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As the researcher for GLA, I owe everything to Susie Kibler Morris and her enthusiasm to share the story of the Kibler family as she was "the last leaf on the vine" as she told me in our first interview in 2013. In her early 90's at the time, she was still very mentally sharp and very generous with knowledge of not only her parents, but various friends of theirs also in the Abbey and information about parts of Columbus that she lived in. We never met physically, but through phone conversations, emails, and greeting cards I considered her something of a surrogate grandmother to me. Although I'd likely have gotten to the information eventually on my own, she gave me one heck of a head start and a template of how I'd go about researching in the future. Read more
11 years gone, Dad would be 71 years old had he not passed in 2009. My Dad was a storyteller - whether he knew it or not. He loved talking to people and usually didn't know a stranger. He'd always tell me stories of the Columbus, Oh of his youth and although he did have a habit of "entertaining the truth" somewhat if he couldn't remember all the details, I listened with relish. I wished I could've experienced what he did back then. An avid fisherman, he was most at peace at the side of a lake with at least 3 poles in the water and at least 2 thermoses of coffee. Dad also loved Christmas, and any tree I that I or my siblings decorate will always be compared to what we saw him do even after we were all adults. I miss you, "old man." Read more
Memories of my Mom’s 2 sisters, Ruth and Grace. They were both much older than my mother. My maternal grandmother died before I was born, so they were as close as I had to having a grandmother. They grew up in rural Hocking county and later Vinton county. Their lives could not have been more different. Visiting Aunt Ruth on her farm, while growing up, she always made Sunday supper for us, with a selection of homemade pies and fried chicken. Many times, some of her 7 children would stop by to visit. She never learned to drive a car, and hardly ever left the hill where she lived. Aunt Grace lived in San Francisco, and the summer I turned eight, my family visited her. She showed us all over, including Yosemite Park. She loved to drive, even back to Ohio from California. Later in life, she moved back to Ohio, and would always give what little she had friends and relatives. Both sisters lived long lives; Aunt Ruth 91 & Aunt Grace 95. The attached photo is the three sisters in their younger years. Read more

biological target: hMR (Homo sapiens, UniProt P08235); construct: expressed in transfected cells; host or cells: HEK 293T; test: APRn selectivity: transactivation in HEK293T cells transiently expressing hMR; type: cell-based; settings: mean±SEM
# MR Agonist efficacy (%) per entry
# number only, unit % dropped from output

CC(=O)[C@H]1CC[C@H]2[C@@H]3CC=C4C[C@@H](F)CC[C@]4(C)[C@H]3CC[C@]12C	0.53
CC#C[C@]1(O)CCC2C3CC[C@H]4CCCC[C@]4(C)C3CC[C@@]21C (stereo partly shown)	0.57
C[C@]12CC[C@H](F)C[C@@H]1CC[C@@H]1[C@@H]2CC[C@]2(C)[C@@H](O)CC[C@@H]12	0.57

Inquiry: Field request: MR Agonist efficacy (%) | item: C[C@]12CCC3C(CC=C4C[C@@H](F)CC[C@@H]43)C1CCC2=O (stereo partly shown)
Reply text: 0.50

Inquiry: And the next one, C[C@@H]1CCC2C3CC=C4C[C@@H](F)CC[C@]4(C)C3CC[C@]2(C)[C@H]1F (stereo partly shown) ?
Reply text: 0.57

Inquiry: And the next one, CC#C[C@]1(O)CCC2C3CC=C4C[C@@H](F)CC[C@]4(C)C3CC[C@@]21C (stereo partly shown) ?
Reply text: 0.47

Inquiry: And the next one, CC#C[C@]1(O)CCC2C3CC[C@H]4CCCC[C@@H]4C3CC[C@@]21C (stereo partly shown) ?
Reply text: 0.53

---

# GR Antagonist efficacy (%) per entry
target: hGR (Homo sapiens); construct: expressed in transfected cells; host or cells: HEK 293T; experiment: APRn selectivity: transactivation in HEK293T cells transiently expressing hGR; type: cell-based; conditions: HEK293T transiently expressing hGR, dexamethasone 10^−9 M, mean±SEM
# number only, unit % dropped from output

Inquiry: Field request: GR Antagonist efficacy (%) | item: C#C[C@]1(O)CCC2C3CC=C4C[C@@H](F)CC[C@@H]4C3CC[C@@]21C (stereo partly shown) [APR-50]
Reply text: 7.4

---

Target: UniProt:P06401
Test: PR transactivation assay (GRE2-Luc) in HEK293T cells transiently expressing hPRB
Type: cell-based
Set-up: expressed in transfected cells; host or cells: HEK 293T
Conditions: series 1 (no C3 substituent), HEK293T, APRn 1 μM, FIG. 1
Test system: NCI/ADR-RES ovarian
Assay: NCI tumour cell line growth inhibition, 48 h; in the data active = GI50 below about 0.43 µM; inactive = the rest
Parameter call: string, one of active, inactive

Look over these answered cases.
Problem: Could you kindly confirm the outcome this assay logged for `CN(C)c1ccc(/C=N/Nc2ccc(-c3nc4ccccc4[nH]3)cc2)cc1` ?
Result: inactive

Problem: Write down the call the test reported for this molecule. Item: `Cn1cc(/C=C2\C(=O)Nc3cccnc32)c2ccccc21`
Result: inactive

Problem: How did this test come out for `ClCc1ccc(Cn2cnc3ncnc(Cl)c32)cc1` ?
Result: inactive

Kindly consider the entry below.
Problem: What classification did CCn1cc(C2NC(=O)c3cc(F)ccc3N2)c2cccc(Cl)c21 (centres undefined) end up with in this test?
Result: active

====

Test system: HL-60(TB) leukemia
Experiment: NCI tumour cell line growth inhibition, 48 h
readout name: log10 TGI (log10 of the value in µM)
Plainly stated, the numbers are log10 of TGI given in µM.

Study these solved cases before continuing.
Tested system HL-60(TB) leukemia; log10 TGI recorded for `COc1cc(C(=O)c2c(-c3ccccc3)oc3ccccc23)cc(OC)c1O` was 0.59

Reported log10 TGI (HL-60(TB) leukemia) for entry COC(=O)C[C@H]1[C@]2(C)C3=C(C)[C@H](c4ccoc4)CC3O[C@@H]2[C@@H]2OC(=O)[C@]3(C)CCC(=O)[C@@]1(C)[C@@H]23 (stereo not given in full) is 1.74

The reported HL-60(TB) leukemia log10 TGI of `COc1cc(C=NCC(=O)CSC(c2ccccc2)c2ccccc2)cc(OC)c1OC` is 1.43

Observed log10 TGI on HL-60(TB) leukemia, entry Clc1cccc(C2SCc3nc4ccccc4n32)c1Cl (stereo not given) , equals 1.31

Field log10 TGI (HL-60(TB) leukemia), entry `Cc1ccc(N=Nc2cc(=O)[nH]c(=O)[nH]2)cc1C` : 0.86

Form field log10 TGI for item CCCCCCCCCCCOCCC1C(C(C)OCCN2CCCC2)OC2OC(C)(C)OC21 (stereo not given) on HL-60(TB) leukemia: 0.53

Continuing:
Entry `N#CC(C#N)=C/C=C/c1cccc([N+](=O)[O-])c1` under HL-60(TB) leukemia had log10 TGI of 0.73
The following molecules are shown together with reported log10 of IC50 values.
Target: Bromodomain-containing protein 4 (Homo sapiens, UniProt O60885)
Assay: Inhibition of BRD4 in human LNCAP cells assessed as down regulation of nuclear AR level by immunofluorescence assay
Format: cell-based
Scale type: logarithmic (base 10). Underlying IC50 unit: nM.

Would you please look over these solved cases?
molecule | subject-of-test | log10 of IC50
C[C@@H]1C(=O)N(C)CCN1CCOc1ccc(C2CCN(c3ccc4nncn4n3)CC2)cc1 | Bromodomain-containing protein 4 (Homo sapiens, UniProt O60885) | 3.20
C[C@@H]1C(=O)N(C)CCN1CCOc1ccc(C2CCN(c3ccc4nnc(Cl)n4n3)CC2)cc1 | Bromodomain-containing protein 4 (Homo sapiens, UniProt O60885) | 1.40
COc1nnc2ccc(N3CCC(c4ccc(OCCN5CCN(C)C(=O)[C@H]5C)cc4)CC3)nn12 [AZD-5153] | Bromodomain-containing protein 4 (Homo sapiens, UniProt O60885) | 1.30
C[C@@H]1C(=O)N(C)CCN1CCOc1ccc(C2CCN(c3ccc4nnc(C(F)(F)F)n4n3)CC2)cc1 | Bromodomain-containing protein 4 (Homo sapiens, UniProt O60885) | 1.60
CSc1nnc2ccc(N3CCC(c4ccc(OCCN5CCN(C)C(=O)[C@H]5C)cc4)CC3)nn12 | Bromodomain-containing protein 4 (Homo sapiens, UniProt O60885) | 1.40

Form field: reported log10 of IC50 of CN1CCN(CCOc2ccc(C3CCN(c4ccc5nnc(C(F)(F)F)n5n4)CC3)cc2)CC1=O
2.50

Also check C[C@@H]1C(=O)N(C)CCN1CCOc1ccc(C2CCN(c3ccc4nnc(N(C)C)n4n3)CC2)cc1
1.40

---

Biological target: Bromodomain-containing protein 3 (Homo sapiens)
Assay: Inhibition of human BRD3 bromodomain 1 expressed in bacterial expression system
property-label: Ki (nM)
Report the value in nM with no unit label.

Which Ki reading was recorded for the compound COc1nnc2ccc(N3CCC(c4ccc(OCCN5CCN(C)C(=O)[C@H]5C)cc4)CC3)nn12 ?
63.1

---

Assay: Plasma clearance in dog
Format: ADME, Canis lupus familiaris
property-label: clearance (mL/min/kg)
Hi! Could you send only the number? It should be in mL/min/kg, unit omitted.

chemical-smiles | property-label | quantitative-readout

I wish to honor my great aunt, Freda Steube, who is interred in the Abbey. Though I never knew her, she lived quite a life. Freda married John Bryan, a wealthy industrialist of Cincinnati, who she met while working in his factory. Bryan was much older than Freda, but they wait until she was 21 to marry. She and John moved to Yellow Springs to live on a large beautiful property, which is now a state park that bears his name. After Bryan died, Freda married my great uncle, John Steube, (brother to my grandmother). John & Freda spent the remainder of their lives together traveling in their motor car across the nation. In 1940, Freda died in Columbus at the age of 54. As you can see in the photo, Freda (woman with hat) was a lovely person, surrounded by a loving and fun loving family. Read more


The classical architecture of Green Lawn Abbey, a beautiful and historic mausoleum, invokes serenity and a sense of timelessness. An array of interment options and services will soon be available for purchase.

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From solemn remembrances to fundraisers, lawn parties and movies under the stars, the Abbey is the setting of meaningful, educational and entertaining programs.

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The Abbey

The Abbey opened for business in 1929 as a “community” mausoleum. Public mausoleums were a new business model for cemeteries.

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We’ve been researching the stories of the Abbey’s ‘residents’ and have interesting facts to share. Explore our database and learn about some of Columbus’s most prominent leaders.

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